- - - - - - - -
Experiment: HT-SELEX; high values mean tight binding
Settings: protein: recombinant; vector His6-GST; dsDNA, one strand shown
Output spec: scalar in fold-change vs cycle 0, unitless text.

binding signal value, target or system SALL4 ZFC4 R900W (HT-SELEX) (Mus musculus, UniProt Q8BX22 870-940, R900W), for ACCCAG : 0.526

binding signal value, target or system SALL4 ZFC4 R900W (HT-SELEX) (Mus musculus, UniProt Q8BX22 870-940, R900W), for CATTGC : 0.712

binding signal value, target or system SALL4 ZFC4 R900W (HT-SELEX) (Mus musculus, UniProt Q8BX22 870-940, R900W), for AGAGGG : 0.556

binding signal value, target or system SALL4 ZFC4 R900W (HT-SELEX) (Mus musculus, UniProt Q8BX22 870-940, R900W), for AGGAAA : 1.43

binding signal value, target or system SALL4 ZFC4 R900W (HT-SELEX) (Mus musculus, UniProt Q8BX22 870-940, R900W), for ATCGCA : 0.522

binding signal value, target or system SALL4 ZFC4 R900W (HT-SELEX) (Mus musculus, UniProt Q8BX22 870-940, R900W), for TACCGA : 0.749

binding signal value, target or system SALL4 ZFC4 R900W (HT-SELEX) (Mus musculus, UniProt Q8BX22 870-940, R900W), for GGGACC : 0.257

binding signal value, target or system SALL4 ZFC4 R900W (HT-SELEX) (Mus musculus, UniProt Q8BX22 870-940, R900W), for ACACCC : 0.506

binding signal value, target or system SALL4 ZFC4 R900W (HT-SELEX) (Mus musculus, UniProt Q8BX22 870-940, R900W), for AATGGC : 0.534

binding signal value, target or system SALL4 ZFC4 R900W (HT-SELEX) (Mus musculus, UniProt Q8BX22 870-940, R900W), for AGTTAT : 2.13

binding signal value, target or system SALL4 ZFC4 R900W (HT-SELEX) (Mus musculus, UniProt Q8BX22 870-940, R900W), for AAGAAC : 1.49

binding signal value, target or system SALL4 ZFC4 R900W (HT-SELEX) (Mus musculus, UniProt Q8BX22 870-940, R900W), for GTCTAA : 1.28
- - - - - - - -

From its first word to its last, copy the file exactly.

Experiment: HT-SELEX; high values mean tight binding
Settings: protein: recombinant; vector His6-GST; dsDNA, one strand shown
Output spec: scalar in fold-change vs cycle 0, unitless text.

binding signal value, target or system SALL4 ZFC4 R900W (HT-SELEX) (Mus musculus, UniProt Q8BX22 870-940, R900W), for ACCCAG : 0.526

binding signal value, target or system SALL4 ZFC4 R900W (HT-SELEX) (Mus musculus, UniProt Q8BX22 870-940, R900W), for CATTGC : 0.712

binding signal value, target or system SALL4 ZFC4 R900W (HT-SELEX) (Mus musculus, UniProt Q8BX22 870-940, R900W), for AGAGGG : 0.556

binding signal value, target or system SALL4 ZFC4 R900W (HT-SELEX) (Mus musculus, UniProt Q8BX22 870-940, R900W), for AGGAAA : 1.43

binding signal value, target or system SALL4 ZFC4 R900W (HT-SELEX) (Mus musculus, UniProt Q8BX22 870-940, R900W), for ATCGCA : 0.522

binding signal value, target or system SALL4 ZFC4 R900W (HT-SELEX) (Mus musculus, UniProt Q8BX22 870-940, R900W), for TACCGA : 0.749

binding signal value, target or system SALL4 ZFC4 R900W (HT-SELEX) (Mus musculus, UniProt Q8BX22 870-940, R900W), for GGGACC : 0.257

binding signal value, target or system SALL4 ZFC4 R900W (HT-SELEX) (Mus musculus, UniProt Q8BX22 870-940, R900W), for ACACCC : 0.506

binding signal value, target or system SALL4 ZFC4 R900W (HT-SELEX) (Mus musculus, UniProt Q8BX22 870-940, R900W), for AATGGC : 0.534

binding signal value, target or system SALL4 ZFC4 R900W (HT-SELEX) (Mus musculus, UniProt Q8BX22 870-940, R900W), for AGTTAT : 2.13

binding signal value, target or system SALL4 ZFC4 R900W (HT-SELEX) (Mus musculus, UniProt Q8BX22 870-940, R900W), for AAGAAC : 1.49

binding signal value, target or system SALL4 ZFC4 R900W (HT-SELEX) (Mus musculus, UniProt Q8BX22 870-940, R900W), for GTCTAA : 1.28